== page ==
Learning To Like Tidepool | Test Guess And Go

Learning To Like Tidepool | Test Guess And Go

Even with testing, diabetes is a guess every day. In previous blogposts I have mentioned my frustration with finding a platform where I can download and view data from all of my diabetes devices. Diasend used to be my go-to site and would still work for me if I used my Dexcom G5 receiver. But I am a hipster-oldster who uses her iPhone and Apple Watch for CGM numbers. An email to Diasend followed by a phone call to Dexcom last week indicated that there are no plans to allow G5 Mobile integration into Diasend for US users. Dexcom Clarity is great for analyzing my CGM data but it doesnt include pump or BG meter information. Tandem t:connect allows me to download my pump and Freestyle Lite meters but does not show CGM information. Maybe when the Dexcom G5 is integrated into the t:slim X2 later this year, the Tandem site will include all of my information. Although I love mySugr and the cute monsters, I dont need a day-to-day logging app. Pretty quickly I get down to Tidepool as the only platform that is compatible with all of my devices. My first experience with Tidepool was last fall when I participated in a research study through Glu. I downloaded my pump and meters weekly while my CGM synced to Tidepool through Apple Health. I was required to enter my food and carb counts through the Blip Notes app. The use of hashtags for notes initially bugged me but with practice it became quite easy. The Basics screen in the Blip dashboard was novel and my data was displayed in charts and domino dot patterns. I dont recall spending much time reviewing the Daily View screen. In general I couldnt envision how my endocrinologist would work with Tidepool because she requires printed reports. After the Glu study ended, I drifted away from Tidepool. Fast forward 7-8 months and I am becomi Continue reading >>

Tandem Diabetes Care Announces Partnership With Tidepool To Further Expand Access To Diabetes Device Data

Tandem Diabetes Care Announces Partnership With Tidepool To Further Expand Access To Diabetes Device Data

Tandem Diabetes Care Announces Partnership with Tidepool to Further Expand Access to Diabetes Device Data , Inc. (NASDAQ: TNDM), a medical device company and manufacturer of the t:slim Insulin Pump, today announced a partnership with Tidepool, a non-profit dedicated to improving diabetes therapy management by offering an open source software platform that increases diabetes data accessibility. This partnership will enable users of the Tidepool Platform, which is currently under development, to download and access data from their t:slim Insulin Pump. "Tidepool's development efforts align with our philosophy that data empowers people with diabetes and their health care providers to make more informed decisions about their care," said , president and chief executive officer of . "The partnership complements our existing t:connect Diabetes Management Application and diasend Clinic offerings, and will further enhance our customers' options for displaying data to manage their therapy with the t:slim Pump." Once the Tidepool Platform is available, healthcare providers and people with diabetes will be able to upload therapy data from their t:slim Insulin Pumps at home or in clinics using Tidepool's device uploader. Tidepool's first application in development, Blip, is designed to display data from multiple devices, including the t:slim Pump, blood glucose meters, and continuous glucose monitors. ( www.tandemdiabetes.com ) is a medical device company with an innovative, user-centric and integrated approach to the design, development and commercialization of products for people with insulin-dependent diabetes. The Company manufactures and sells the t:slim Insulin Pump, the slimmest and smallest durable insulin pump currently on the market, and the first and only insulin pump wit Continue reading >>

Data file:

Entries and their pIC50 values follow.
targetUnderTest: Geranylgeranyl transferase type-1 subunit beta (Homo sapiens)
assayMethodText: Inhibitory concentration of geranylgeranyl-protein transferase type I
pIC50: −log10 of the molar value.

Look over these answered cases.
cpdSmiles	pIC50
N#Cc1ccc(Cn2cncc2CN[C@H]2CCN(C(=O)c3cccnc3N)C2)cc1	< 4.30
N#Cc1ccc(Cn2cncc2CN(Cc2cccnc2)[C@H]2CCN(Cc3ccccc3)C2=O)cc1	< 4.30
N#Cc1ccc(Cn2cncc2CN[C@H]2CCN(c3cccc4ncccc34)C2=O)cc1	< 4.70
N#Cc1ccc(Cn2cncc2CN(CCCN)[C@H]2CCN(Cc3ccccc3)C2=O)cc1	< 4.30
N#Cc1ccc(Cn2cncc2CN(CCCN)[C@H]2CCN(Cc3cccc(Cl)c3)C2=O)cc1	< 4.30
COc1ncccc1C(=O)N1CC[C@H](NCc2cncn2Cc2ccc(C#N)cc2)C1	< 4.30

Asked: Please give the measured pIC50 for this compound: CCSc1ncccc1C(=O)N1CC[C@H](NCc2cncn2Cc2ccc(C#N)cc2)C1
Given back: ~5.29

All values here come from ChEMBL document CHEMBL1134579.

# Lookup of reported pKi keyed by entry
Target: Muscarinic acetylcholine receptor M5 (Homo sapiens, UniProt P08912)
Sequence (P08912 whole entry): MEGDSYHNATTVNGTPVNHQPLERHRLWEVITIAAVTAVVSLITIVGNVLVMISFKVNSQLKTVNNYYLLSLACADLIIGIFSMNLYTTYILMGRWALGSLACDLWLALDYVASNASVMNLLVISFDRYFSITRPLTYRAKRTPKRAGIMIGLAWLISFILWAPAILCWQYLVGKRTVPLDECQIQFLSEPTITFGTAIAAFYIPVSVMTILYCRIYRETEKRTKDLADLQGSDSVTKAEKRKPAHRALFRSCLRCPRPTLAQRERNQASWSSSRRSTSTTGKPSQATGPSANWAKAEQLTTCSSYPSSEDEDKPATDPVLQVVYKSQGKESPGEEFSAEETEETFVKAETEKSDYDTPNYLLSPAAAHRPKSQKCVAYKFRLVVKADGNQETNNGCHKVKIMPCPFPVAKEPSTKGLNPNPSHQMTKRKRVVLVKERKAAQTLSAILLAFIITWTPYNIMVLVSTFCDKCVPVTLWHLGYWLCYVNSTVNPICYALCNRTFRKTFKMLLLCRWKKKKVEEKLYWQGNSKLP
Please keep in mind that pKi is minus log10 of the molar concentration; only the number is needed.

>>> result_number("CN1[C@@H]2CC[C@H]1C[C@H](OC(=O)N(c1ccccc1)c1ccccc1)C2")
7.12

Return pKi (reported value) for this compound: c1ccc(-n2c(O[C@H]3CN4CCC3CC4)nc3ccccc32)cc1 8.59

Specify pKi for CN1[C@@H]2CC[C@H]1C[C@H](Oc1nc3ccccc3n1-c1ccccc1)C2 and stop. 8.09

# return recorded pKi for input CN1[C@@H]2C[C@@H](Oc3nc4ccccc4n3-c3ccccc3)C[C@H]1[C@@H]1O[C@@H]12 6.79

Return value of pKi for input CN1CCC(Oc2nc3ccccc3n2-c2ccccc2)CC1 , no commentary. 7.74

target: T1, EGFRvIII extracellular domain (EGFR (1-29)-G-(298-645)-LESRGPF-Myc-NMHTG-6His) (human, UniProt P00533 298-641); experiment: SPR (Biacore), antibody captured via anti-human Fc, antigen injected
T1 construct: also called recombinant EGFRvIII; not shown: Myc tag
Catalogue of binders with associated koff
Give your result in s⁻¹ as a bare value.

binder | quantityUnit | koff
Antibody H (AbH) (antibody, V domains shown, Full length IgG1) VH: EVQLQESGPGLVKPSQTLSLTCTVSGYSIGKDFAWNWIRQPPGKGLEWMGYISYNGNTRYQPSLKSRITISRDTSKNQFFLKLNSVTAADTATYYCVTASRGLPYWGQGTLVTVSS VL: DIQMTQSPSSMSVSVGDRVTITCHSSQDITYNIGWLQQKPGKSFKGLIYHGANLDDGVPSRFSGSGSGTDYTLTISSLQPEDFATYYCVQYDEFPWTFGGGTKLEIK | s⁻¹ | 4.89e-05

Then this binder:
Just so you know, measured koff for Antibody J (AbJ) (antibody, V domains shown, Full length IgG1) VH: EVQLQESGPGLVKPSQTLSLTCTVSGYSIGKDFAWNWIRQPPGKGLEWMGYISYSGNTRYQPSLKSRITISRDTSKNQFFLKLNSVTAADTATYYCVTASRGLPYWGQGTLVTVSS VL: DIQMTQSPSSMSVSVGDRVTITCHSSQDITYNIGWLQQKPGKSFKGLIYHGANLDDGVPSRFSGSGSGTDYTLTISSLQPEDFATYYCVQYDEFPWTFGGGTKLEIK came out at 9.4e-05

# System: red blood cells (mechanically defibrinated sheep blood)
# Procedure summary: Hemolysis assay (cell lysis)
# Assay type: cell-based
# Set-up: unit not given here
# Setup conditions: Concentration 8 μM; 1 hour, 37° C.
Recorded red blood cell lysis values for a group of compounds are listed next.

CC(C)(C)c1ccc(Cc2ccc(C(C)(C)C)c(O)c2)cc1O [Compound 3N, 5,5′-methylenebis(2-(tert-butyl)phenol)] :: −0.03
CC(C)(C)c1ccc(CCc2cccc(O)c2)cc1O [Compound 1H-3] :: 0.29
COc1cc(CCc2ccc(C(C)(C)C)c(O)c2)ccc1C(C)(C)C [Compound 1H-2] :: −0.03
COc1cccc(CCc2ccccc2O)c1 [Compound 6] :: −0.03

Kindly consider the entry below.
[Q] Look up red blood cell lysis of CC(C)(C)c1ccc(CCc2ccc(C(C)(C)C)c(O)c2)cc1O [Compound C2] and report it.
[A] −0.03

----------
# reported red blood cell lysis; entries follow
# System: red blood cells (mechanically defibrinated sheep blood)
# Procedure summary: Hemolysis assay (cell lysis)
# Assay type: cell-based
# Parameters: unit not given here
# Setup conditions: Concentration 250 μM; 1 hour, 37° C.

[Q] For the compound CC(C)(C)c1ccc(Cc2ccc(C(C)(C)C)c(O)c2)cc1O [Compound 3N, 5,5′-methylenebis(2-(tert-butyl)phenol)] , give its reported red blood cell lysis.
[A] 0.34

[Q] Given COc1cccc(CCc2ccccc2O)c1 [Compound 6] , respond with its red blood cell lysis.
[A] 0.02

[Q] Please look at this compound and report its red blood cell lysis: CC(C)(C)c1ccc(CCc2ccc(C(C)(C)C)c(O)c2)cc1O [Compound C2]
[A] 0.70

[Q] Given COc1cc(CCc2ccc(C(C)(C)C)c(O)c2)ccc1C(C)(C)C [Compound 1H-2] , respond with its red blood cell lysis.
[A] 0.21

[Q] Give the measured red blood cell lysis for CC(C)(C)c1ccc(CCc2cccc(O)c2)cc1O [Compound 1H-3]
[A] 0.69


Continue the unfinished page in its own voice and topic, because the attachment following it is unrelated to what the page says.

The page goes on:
Connected: Diabetes Data Management Made Easy

Connected: Diabetes Data Management Made Easy

New software solutions that communicate between differing brands of meters, monitors, and pumps make downloading a patient’s glucose data less time consuming for both physician and patient. Imagine the following: you are caring from someone with a chronic, 24/7 disease where patients are asked to self-administer a potentially deadly drug every day, and you are only given twenty minutes with your patient a few times a year. Oh, that’s right — you don’t have to imagine it. It’s type 1 diabetes. The Problem A physician can only do so much for someone with type 1 diabetes in a short office visit. David Ahn, MD, a clinical instructor of endocrinology at UCLA, knows this burden well. “In my endocrinology practice, type 1 diabetes easily represents my biggest time management challenge,” he says. “Unfortunately, it’s almost a given that these visits will either run over time or end with some topics left unaddressed.” Ahn’s words capture the whirlwind of challenges confronting endocrinologists seeing patients with diabetes. For one, the patient population is growing quickly; the International Diabetes Federation (IDF) has predicted that by 2035, the number of people with diabetes will near 600 million, a roughly 50% increase relative to its 2014 estimate of 400 million. Meanwhile, there is a shortage of endocrinologists. According to studies from the 2014 Center for Disease Control National Diabetes Statistic Report and The Journal of Clinical Endocrinology & Metabolism, there is one endocrinologist for every 4,117 diabetes patients in the U.S. The cost of care has also become a huge problem for patients and the healthcare system; according to the IDF, diabetes expenditures in the U.S. reached $612 billion in 2014. In short, endocrinologists have less time Continue reading >>

Tidepool Mobile On The Appstore